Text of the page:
This is a comprehensive guide to buying, testing, and using a refracting telescope. It is written mainly for amateur astronomers who already own or are intending to purchase a refracting telescope, but will prove useful for non-astronomical observers.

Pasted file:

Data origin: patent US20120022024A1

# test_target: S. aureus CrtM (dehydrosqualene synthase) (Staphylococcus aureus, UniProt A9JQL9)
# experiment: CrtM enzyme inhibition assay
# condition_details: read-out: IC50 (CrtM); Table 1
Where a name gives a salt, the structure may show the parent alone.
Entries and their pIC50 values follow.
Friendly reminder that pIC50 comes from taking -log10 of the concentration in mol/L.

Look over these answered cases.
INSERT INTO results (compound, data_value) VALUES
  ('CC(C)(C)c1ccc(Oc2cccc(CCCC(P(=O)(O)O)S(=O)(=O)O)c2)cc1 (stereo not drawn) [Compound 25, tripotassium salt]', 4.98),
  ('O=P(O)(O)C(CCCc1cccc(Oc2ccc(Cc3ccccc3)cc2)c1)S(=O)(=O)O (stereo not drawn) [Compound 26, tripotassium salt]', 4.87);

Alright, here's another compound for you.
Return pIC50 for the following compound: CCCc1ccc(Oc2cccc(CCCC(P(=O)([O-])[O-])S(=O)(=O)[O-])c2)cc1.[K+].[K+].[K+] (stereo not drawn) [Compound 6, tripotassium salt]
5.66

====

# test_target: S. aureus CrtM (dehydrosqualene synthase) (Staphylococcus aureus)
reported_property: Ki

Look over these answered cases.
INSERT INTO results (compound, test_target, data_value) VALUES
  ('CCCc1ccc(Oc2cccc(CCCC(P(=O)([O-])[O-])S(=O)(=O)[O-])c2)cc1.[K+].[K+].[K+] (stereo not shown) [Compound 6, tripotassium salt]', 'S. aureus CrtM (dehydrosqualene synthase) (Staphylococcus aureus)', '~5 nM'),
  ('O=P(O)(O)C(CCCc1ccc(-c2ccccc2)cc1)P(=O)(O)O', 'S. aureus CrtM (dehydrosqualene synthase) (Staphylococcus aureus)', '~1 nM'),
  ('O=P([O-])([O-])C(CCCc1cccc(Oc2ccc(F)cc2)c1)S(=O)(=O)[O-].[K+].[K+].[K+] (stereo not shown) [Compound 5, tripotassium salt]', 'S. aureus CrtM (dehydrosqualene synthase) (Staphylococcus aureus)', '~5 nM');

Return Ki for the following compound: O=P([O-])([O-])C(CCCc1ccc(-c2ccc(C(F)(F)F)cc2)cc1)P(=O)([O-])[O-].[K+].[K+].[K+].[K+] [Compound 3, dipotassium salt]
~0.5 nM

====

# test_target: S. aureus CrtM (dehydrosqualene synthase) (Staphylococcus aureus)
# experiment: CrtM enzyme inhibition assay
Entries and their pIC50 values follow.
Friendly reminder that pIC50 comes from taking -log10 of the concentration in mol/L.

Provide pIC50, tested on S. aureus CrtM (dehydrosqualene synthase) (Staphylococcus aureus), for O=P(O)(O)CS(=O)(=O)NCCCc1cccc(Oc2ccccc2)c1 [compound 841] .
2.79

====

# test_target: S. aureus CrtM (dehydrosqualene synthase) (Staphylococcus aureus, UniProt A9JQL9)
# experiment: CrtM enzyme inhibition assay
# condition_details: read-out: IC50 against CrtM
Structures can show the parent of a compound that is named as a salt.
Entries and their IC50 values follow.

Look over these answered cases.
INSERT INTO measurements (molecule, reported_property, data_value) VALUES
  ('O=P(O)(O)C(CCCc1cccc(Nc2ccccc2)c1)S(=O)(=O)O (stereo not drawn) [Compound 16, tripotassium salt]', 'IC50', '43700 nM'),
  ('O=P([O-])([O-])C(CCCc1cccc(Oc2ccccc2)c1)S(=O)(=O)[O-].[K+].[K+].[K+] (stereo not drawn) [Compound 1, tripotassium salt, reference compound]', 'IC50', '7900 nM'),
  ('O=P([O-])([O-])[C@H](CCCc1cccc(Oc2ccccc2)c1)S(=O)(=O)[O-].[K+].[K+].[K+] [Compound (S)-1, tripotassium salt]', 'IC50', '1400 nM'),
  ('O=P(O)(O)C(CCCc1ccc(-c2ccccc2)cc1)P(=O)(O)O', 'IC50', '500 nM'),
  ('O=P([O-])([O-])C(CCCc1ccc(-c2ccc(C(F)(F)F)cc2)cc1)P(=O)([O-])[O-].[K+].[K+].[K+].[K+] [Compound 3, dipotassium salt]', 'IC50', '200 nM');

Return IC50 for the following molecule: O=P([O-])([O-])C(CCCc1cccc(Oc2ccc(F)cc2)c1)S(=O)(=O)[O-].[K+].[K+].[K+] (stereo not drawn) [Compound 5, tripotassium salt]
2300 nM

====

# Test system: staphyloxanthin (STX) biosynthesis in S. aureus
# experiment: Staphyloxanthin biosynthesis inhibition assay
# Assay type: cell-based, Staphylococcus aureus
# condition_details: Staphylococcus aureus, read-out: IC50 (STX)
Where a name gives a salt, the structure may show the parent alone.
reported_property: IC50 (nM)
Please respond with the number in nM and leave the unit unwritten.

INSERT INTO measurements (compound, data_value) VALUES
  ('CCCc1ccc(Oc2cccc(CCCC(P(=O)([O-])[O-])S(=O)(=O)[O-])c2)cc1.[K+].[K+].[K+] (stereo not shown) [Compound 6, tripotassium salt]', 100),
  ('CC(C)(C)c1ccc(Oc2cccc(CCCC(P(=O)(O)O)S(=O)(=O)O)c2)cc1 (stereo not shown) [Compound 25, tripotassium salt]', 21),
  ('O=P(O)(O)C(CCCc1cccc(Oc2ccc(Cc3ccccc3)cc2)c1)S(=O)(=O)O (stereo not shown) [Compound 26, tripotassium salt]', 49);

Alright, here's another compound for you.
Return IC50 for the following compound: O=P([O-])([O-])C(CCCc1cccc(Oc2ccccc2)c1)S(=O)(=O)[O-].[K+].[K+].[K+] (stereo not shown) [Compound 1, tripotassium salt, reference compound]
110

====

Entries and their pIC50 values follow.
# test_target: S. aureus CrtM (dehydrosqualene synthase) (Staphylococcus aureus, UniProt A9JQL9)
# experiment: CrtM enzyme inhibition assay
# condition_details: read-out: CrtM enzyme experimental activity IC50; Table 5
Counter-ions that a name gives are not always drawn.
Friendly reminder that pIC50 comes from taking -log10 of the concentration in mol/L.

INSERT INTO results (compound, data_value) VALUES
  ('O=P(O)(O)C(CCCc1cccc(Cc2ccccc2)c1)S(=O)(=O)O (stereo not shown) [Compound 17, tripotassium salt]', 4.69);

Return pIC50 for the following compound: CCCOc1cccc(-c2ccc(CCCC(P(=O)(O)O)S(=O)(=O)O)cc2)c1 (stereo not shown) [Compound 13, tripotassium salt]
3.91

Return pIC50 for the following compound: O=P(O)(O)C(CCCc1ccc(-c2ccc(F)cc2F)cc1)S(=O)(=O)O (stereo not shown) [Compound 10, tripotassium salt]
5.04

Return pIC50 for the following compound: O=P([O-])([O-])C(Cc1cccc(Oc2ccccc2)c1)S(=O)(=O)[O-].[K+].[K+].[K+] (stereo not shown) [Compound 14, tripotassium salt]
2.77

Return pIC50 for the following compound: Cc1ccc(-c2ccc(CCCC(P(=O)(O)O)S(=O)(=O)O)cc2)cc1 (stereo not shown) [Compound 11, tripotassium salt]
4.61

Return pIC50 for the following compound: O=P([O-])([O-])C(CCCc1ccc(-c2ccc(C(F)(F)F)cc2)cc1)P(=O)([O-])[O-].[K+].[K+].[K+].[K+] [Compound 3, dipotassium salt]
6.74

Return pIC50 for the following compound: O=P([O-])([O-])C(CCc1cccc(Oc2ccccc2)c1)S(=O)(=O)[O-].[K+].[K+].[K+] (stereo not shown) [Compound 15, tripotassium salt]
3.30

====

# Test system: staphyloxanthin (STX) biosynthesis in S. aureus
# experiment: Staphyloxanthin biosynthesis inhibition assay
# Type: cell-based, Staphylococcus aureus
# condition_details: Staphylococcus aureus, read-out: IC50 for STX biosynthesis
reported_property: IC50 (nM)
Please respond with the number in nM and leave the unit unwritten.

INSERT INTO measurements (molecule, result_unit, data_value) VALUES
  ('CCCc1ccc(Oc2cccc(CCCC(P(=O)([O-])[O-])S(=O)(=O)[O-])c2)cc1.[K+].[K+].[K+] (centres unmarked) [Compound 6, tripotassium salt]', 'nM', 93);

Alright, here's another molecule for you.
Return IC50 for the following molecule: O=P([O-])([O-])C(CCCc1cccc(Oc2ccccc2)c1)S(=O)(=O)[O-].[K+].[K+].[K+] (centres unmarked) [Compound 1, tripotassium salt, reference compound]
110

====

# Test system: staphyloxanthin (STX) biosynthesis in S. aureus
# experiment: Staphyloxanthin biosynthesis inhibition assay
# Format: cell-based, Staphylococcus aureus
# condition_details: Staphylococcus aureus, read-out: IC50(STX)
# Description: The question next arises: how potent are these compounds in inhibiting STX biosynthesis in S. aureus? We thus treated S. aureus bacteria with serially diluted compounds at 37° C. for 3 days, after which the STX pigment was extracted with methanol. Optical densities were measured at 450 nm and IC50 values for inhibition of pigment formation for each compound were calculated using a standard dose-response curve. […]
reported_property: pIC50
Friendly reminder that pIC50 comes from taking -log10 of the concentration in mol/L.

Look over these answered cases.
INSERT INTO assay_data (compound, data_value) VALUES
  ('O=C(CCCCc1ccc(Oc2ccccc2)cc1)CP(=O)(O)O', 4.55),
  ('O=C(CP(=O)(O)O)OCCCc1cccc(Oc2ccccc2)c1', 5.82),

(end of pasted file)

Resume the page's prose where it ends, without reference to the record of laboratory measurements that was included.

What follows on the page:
The refracting telescope has a long and illustrious past. Here's what the author says about early telescopes and today's refractors: "Four centuries ago, a hitherto obscure Italian scientist turned a home-made spyglass towards the heavens. The lenses he used were awful by modern standards, inaccurately figured and filled with the scars of their perilous journey from the furnace to the finishing workshop. Yet, despite these imperfections, they allowed him to see what no one had ever seen before - a universe far more complex and dynamic than anyone had dared imagine. But they also proved endlessly useful in the humdrum of human affairs. For the first time ever, you could spy on your neighbor from a distance, or monitor the approach of a war-mongering army, thus deciding the fate of nations. "The refractor is without doubt the prince of telescopes. Compared with all other telescopic designs, the unobstructed view of the refractor enables it to capture the sharpest, highest contrast images and the widest usable field. No other telescope design can beat it on equal terms. From a practical point of view, refractors are the most comfortable and least troublesome telescope to observe with. They require little maintenance and cool down rapidly to allow you to observe in minutes rather than hours. Because a refractor has more back focus than almost any other form of telescope, it can accept the widest range of accessories, including filters, cameras, and binoviewers." Explore in this book what makes refractors such a good choice for amateur astronomers and how to choose the right one for you. Also get some great tips on how to use your new refractor. Get started now, seeing for yourself the dazzling and complex universe first opened to human sight more just 400 years ago.